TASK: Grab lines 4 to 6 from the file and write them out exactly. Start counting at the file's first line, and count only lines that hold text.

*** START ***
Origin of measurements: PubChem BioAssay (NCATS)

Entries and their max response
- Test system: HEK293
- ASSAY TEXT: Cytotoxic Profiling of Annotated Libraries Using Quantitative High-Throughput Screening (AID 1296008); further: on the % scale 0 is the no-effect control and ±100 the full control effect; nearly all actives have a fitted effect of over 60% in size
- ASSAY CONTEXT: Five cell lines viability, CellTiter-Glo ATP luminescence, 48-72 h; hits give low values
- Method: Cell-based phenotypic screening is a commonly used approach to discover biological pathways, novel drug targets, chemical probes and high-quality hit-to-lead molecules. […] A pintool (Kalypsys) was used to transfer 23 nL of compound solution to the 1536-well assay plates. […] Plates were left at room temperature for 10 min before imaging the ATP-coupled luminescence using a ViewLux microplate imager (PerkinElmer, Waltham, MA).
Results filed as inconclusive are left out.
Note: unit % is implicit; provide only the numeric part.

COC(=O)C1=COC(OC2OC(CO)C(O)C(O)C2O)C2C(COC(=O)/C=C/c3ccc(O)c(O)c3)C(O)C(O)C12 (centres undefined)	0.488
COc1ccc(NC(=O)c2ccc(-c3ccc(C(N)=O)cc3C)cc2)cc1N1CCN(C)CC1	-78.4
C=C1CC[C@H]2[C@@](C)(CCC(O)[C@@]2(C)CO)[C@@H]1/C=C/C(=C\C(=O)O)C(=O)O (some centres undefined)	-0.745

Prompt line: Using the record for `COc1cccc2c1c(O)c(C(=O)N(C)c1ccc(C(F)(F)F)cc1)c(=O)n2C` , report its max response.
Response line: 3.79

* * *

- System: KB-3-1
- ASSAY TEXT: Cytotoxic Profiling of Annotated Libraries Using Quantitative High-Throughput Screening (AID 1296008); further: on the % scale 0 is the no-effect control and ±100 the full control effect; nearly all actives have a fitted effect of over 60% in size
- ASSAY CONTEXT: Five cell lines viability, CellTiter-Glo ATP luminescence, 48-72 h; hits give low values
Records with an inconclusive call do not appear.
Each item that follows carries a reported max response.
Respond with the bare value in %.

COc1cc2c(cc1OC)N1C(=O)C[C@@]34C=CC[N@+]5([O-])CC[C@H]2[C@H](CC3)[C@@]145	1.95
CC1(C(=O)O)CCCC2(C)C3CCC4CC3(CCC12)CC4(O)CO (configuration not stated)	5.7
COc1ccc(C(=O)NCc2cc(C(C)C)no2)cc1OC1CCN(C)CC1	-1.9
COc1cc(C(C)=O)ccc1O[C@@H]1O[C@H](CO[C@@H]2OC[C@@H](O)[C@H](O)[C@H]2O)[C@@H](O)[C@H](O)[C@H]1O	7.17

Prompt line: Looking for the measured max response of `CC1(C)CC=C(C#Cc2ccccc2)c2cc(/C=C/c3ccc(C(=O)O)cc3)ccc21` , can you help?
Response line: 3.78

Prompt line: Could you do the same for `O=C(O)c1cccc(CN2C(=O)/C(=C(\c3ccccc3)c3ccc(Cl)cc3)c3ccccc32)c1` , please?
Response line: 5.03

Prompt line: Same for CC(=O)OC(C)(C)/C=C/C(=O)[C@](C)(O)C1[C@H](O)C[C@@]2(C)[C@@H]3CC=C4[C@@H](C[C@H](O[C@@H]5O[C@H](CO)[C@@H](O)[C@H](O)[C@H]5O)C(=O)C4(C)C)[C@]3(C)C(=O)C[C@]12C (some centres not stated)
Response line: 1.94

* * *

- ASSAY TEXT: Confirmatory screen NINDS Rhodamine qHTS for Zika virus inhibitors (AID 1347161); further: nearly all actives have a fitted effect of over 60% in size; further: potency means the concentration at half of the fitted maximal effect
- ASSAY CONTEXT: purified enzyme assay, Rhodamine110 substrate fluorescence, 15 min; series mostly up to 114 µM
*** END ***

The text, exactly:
- ASSAY TEXT: Cytotoxic Profiling of Annotated Libraries Using Quantitative High-Throughput Screening (AID 1296008); further: on the % scale 0 is the no-effect control and ±100 the full control effect; nearly all actives have a fitted effect of over 60% in size
- ASSAY CONTEXT: Five cell lines viability, CellTiter-Glo ATP luminescence, 48-72 h; hits give low values
- Method: Cell-based phenotypic screening is a commonly used approach to discover biological pathways, novel drug targets, chemical probes and high-quality hit-to-lead molecules. […] A pintool (Kalypsys) was used to transfer 23 nL of compound solution to the 1536-well assay plates. […] Plates were left at room temperature for 10 min before imaging the ATP-coupled luminescence using a ViewLux microplate imager (PerkinElmer, Waltham, MA).